‘The Incredible Jessica James’ Perfectly Captures The Quarter Life Crisis

Talking about your ex to anyone who’ll listen and casually going to a place they frequent just so you can “accidentally” run into them. Dancing around your apartment like no one’s watching. Eating peanut butter and jelly sandwiches for dinner. Looking at your life and wondering if things are ever going to get better.  

Almost every twenty-something-year-old can relate to doing these things at some point. And that's exactly why Netflix original film The Incredible Jessica James is well...incredible when it comes to capturing what it's like to be a millennial. 

I’ve watched over 500+ films in my life (and that doesn’t even include cartoons or Lifetime movies) and never have a seen a rom-com featuring a quirky, black girl. So, when I heard about this new movie on Netflix I eagerly scheduled a “chill” session with myself to see what it had to offer: And let me say that I was completely blown away.

Full transparency: This chill session happened to occur at work. Fight me. Sometimes I need a break from working. Nonetheless, my cubicle partner can attest to just how much I smiled and laughed at my iPhone for that 85 minutes. Hopefully she didn't see me tear up, because Lord knows I did that too. 

Full of dry humor and tons of “dope” references, it stars actress and comedian Jessica Williams, as the titular character Jessica James, a 25-year-old aspiring playwright who lives “deep, deep, deep in Bushwick” and has just returned to the dating scene after having her heart broken by Damon (Lakeith Stanfield). To kick her blues, her sassy/aspiring actress best friend Tasha (Noël Wells) hooks her up with Boone (Chris O’Dowd,) a sad divorcé who is as unsure about getting back into the dating game as she is.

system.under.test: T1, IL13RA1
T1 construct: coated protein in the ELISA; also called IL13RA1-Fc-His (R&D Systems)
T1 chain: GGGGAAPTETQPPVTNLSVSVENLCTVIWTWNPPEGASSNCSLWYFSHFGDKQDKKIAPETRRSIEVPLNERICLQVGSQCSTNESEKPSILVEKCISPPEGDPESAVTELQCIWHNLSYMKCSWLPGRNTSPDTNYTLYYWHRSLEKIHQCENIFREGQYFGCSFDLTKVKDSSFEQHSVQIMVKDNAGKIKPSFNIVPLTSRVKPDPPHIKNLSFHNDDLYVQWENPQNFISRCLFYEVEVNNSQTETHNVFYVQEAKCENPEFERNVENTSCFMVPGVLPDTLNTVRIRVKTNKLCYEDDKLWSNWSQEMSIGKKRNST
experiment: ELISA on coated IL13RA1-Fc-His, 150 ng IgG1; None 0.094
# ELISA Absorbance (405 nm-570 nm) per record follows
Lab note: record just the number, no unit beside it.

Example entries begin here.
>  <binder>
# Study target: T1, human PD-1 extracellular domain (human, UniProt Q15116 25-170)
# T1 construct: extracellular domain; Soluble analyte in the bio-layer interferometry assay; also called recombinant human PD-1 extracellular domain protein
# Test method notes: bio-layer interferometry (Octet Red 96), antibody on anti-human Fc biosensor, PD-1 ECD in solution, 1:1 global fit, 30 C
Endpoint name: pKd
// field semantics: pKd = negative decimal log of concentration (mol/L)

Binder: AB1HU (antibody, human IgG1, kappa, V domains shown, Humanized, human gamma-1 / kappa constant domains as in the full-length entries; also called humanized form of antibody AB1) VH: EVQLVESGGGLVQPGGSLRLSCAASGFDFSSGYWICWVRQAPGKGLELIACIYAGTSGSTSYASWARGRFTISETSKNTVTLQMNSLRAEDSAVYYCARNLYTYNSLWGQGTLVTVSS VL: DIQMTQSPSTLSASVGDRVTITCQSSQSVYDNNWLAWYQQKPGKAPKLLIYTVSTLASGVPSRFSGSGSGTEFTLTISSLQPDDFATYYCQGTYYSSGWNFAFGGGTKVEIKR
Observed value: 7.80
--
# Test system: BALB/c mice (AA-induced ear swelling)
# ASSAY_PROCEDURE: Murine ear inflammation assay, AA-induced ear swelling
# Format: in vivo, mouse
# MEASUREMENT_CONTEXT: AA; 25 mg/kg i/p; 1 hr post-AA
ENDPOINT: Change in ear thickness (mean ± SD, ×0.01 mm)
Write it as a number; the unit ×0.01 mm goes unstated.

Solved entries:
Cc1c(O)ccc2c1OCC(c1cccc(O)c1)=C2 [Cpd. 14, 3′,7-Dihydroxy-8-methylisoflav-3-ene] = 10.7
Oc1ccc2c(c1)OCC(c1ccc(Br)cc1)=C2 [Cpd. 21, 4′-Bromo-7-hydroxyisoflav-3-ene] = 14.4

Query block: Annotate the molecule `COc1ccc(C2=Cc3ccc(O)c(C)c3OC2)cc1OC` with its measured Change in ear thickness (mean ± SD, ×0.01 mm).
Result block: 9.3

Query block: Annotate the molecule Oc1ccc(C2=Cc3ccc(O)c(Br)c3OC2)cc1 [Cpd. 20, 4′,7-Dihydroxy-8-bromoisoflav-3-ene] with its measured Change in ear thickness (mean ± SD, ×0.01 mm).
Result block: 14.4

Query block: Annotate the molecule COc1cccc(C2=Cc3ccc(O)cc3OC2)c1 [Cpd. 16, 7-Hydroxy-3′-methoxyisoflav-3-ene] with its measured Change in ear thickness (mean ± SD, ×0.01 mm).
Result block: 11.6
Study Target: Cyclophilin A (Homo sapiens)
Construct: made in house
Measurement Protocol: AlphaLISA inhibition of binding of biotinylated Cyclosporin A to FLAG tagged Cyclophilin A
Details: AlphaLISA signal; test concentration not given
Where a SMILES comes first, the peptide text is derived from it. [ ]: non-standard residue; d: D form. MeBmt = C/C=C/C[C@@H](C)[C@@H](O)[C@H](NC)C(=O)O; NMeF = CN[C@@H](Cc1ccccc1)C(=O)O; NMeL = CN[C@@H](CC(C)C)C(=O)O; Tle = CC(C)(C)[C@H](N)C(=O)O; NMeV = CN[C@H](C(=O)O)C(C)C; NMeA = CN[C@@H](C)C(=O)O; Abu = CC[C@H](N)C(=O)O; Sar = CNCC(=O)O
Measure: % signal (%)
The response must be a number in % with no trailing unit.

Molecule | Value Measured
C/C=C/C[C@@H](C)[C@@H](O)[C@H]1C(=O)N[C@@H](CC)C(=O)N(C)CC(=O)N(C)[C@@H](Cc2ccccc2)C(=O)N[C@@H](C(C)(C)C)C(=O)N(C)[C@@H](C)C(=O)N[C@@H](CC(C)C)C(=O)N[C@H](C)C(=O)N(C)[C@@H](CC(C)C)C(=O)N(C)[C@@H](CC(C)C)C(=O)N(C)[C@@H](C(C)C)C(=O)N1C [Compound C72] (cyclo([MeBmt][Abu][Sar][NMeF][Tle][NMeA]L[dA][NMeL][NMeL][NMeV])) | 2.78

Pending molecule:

While it did have some cliche rom-com moments, Jessica James never wallows over love, and neither does Jessica. I loved that the film's focus wasn’t solely on her relationship status, but more about how she balances being a struggling (i.e. failing in her mind) playwright and still putting on a brave and encouraging face for the kids she works with at her nonprofit children's theater job. 

That alone made this film worth watching. So many twenty-somethings like myself have this "ticking clock" syndrome where we feel like we're not accomplishing things fast enough for our age. And social media doesn't always make things better. Let's be honest. It actually makes the jealousy worse, unfortunately.  Then when we least expect it we meet someone who lets us know that everything is going to be okay. Just ask Jessica. 

Towards the end of the film, when she takes the children from her theater class on a writers’ weekend, she finally encounters her idol (actual playwright Sarah Jones!) and what she tells Jessica next about how to know when you've "made it" forever changes her career trajectory (for the better). 

I won't spoil it, but Sarah's words on finding and doing what you love really hit home for me and reminded me to take a breather. Life isn't going anywhere and that success isn't rooted only in awards. 

Point blank: Jessica’s confidence in the face of a world that seems determined to beat her down is her defining characteristic, and Williams conveys it beautifully in her performance. Her fun dance sequences, the complicated relationship with her traditional suburban Ohio family, that kickass purple jumpsuit and hilarious daydreams about her ex, make this Netflix original a winner.

The best line? When Boone tells her that he really likes her. Her response: “Of course you [like me]. Everybody does. I’m freaking dope.”  <---More leading ladies with confidence like this, please! 

Take my word for it and go see how dope she really is. 

'The Incredible Jessica James' is currently streaming on Netflix.

Photo Courtesy of Netflix